When I first looked at the March 2016 employment and payroll data from the Governments Division of the U.S. Census Bureau I thought I had two rare stories – New York City’s local government data moving closer to the U.S. average rather than further away. After a couple of decades of being much lower, the city’s full time equivalent local government Parks, Recreation and Culture employment per 100,000 city residents was approaching the U.S. average. And after decades of being 60 to 90 percent higher, New York City’s payroll per full time equivalent employment in the Solid Waste Management function was above the U.S. average by a percentage closer to what the average private sector payroll per worker in Downstate New York is above the U.S. average. Upon further consideration, and pending anything I hear back from the Bureau, however, it appears only one of those things is true.
This post is about employment and payroll in the Public Health, Financial Administration, Other Government Administration, Judicial and Legal, and Other and Unallocable functions, as delineated by the U.S. Census Bureau. I group these categories because they overlap. While the Health function, according to the Census Bureau, includes “provision of services for the conservation and improvement of public health, other than hospital care” it also includes “health related inspections – inspection of restaurants, water supplies, food handlers, nursing homes, agricultural standards or protection of agricultural products from disease” along with animal control. In the “Other and Unallocable” category, similarly, one finds “protective inspection and regulation” and “code enforcement” among other things. The “Central Staff Services” included with “Other Government Administration” includes not only local politicians and their personal staffs but also clerks, recorders, and planning and zoning agencies. And while state courts and prosecutors in the “Judicial and Legal” category deal with criminal law and major civil lawsuits, local courts typically handle cases dealing with local ordinances. Parking and noise tickets for example.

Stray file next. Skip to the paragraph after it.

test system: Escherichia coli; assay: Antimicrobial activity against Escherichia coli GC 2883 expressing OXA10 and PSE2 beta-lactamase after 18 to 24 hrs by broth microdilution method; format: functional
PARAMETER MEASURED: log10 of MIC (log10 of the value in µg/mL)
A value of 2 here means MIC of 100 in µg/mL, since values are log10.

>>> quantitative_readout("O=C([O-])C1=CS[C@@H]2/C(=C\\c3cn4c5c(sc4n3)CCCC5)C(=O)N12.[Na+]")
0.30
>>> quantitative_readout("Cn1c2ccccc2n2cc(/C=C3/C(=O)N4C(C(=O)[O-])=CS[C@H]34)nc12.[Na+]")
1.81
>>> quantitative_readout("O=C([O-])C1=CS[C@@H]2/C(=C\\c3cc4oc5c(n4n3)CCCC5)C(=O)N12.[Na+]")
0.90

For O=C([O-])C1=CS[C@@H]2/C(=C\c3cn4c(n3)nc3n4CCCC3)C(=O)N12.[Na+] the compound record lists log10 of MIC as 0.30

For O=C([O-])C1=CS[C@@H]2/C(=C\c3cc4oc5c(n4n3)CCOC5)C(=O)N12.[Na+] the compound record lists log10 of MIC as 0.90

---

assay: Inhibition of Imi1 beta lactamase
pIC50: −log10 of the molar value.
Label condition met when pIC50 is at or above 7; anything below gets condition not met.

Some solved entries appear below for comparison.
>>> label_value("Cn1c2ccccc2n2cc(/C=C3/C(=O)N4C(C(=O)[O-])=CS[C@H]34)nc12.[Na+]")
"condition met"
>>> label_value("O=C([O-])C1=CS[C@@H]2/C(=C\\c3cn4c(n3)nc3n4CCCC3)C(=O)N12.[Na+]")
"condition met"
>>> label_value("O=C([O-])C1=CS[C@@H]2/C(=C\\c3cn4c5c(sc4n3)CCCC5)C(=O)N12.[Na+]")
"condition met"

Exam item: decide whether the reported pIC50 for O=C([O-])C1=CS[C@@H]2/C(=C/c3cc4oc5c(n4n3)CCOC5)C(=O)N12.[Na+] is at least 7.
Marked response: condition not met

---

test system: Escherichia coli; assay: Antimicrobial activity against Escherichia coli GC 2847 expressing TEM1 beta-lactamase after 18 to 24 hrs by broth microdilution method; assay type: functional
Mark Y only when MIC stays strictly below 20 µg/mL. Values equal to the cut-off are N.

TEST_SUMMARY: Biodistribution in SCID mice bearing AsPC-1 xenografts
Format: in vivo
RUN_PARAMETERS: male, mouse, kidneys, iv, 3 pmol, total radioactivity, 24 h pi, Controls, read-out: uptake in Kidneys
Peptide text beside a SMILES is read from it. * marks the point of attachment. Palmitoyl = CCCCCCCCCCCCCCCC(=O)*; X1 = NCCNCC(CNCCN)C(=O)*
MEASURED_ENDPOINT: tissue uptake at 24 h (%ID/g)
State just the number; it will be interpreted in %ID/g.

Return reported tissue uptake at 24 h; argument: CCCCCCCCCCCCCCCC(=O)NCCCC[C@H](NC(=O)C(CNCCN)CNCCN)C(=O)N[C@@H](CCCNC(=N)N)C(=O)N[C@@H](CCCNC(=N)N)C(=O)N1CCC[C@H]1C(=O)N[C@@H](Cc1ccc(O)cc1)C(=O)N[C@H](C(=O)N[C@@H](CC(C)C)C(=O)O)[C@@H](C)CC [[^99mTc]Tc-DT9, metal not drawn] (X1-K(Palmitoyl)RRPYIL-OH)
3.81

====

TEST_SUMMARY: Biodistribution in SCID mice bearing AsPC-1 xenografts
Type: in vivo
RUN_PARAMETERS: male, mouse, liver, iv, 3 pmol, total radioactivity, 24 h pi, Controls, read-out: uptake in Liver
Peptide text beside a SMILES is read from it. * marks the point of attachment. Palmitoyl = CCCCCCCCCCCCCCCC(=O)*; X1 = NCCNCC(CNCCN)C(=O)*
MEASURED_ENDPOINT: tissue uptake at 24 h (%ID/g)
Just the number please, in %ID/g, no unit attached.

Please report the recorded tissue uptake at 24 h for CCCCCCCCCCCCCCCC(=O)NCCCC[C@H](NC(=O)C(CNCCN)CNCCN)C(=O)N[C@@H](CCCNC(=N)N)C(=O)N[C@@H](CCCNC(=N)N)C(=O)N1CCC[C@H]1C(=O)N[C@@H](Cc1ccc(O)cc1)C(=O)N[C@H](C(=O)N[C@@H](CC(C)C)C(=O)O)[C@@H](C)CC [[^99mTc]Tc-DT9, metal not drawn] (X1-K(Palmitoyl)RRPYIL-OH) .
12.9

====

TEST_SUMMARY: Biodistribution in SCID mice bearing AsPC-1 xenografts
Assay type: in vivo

All and all, these are the sort of public employees one would typically find at city halls, town halls, village halls, and county office buildings, rather than out providing public services. And in New York City, their number is on the rise.
One of the depressing aspects of reading the book Greater Gotham is seeing, summarized in one place, how a generation built much of the infrastructure and created most of the institutions that make New York City what it has been and is today. What a generation! Most of the firsts – the Brooklyn Bridge, Central and Prospect Parks, the first Croton Aqueduct and Reservoir, the first rapid transit lines, etc. had been built before the consolidation of the five boroughs into the City of New York in 1898. But after consolidation public investment went into a massive overdrive. One in stark contrast with the past 20 years, when despite addition of 600,000 jobs, 1 million people, and $billions in additional tax revenues, the city and state have failed expand the city’s infrastructure significantly and, in the case of the subway, failed to adequately maintain the infrastructure that already existed. That infrastructure and public amenities such as parks and libraries had been cash cowed and left to rot by the generations that departed to the suburbs, partially restored in a revival that few expected at the time (thanks to the best of another generation), but then left to rot once again by those same sorts of people who wrecked the city to start with, and who still control the state government, notably the state legislature.